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Story Via: Tim Hayes
In last month’s article; Dealing With Fear: Part One, we learned that what frightens horses does not frighten humans and what frightens humans does not frighten horses. A horse’s one and only fear that will cause him to react in a way that can cause serious injury to himself and to us is the fear of being eaten by a predator.
Humans are similarly afraid of death or serious injury. The difference is that we’re afraid that our horse will be the cause of our injury - fatal or otherwise. Therefore our fear can arise whether we’re on their back or on the ground. Our horse will always sense this immediately and our fear will always make his fear worse.
Some 23 Reining horse-and-rider combinations came back to the Parc des Expositions in Caen, France, today for the second individual qualifying competition at the World Equestrian Games. The top 15 pairs after the first individual qualifier had already earned their ticket to the Final which will be held on Saturday, August 30.
Second last to go, Troy Heikes, representing the USA as an individual, walked in aboard Lil Gun Dunit (Colonels Lil Gun x Hollywood Baby Dunit). Riding the eight-year-old stallion, owned by Denise Bixler and Steve Tarani, Heikes was set on making it to the Final and closed his run with a score of 220, the highest of the day.
“In the first qualifier we had a problem in his right circles,” Heikes said. “Today, though he felt really good, we also had one point lead penalty on that side. After that I knew we had to earn it back and he gave me all he had. Though I am not on the US team, I am part of the squad and am really happy with the way my horse went. For me, getting my horse ready for an FEI event is all very new and it has been a great experience,” he pointed out.
William Fox-Pitt (GBR) has given the British team a massive morale boost after the first day of the Eventing competition at the Alltech FEI World Equestrian Games™ 2014 in Normandy, where the Dressage phase is taking place below the chateau at Haras du Pin deep in the Normandy countryside.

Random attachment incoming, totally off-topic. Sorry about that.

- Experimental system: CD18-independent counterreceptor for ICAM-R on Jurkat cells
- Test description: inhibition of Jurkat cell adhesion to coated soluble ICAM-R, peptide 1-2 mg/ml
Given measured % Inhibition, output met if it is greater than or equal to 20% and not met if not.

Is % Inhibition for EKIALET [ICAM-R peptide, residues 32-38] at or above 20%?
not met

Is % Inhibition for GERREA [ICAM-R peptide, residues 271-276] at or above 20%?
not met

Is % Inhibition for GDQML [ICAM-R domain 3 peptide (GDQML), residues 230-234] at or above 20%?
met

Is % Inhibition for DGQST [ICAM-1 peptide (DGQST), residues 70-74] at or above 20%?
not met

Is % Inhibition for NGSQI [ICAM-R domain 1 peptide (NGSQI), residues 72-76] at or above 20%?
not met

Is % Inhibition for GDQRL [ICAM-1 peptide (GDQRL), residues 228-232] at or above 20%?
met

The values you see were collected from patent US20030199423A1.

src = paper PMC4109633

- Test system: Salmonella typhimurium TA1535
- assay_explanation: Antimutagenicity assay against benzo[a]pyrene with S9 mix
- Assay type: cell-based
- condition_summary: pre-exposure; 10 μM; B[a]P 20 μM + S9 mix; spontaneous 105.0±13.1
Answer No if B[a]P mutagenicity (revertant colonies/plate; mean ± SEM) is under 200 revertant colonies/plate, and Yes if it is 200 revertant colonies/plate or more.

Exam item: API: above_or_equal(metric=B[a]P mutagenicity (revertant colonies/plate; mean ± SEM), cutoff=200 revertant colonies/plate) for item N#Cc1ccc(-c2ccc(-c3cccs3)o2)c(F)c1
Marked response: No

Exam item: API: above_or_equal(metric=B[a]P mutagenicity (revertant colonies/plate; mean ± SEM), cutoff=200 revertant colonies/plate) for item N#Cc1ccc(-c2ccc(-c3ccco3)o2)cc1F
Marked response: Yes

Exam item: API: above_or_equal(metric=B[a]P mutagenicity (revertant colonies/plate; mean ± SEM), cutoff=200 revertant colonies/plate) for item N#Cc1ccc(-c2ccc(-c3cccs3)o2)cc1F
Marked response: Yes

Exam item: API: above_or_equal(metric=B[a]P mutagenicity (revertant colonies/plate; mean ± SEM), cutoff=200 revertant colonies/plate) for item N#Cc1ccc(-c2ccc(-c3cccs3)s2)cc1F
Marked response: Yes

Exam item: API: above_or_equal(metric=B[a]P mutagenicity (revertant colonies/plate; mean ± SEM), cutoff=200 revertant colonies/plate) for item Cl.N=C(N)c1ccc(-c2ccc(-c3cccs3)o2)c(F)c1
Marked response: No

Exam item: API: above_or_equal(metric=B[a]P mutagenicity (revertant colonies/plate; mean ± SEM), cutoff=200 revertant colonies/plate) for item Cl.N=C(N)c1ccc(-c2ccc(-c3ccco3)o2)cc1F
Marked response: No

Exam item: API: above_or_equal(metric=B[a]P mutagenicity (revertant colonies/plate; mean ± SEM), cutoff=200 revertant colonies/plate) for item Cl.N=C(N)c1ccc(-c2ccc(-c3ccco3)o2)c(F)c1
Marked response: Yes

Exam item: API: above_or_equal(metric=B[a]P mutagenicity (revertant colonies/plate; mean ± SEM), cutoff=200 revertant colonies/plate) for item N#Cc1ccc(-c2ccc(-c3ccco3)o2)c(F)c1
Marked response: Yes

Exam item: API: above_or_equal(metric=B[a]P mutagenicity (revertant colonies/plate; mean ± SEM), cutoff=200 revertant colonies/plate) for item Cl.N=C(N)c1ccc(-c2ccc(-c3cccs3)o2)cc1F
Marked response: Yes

Fox-Pitt and the biddable stallion Chilli Morning scored the only sub-40 mark, 37.5, to head defending champion Michael Jung and the mare FischerRocana FST by 3.2 penalties.
“Chilli is lovely to ride on the flat,” said Fox-Pitt, who was individual silver medallist and a member of the winning British team at the Alltech FEI World Equestrian Games™ 2010 in Kentucky (USA). “I’m relieved that we nailed it. That was his best test ever.”
Jung’s good score on the relatively inexperienced nine-year-old and Ingrid Klimke’s mark of 41.2 on another mare, FRH Escada JS, despite losing marks for a tense walk and early canter strike-off, puts Germany in the lead at this early stage.
“I’m very happy,” said Jung. “My horse was relaxed and didn’t make too many mistakes. She also concentrated. The arena wasn’t slippery, but horses were looking at the ground because of the rainwater in the arena.”
In a competition that buzzed with excitement from start to finish, Great Britain’s Charlotte Dujardin and Valegro claimed Dressage Grand Prix Special gold at the Alltech FEI World Equestrian Games™ in Normandy, France, today. It wasn’t a flawless performance from the dynamic British duo, with mistakes that Dujardin afterwards described as “silly," but such was the quality of the rest of the work she produced with her extraordinary gelding that she still headed silver medalist Helen Langehanenberg with Damon Hill NRW, whose German team-mate, Kristina Sprehe, earned bronze with Desperados FRH.
“We made three expensive mistakes and I thought ‘Oh it’s cost me the medal!’, so I knew after each one that I had to go for a bit more to try and catch up on what I had already lost,” she said afterwards. “But he's such a fantastic horse, he's got a heart of gold. If I need to go for a bit more he tries to go for a bit more, he never says no I can't do it,” said the rider who now holds the Grand Prix Special title at Olympic, European and World Championship level.
They almost fell victim to their own enormous popularity however, as Dujardin found the enthusiasm of the spectators in the D’Ornano Stadium quite distracting throughout her test.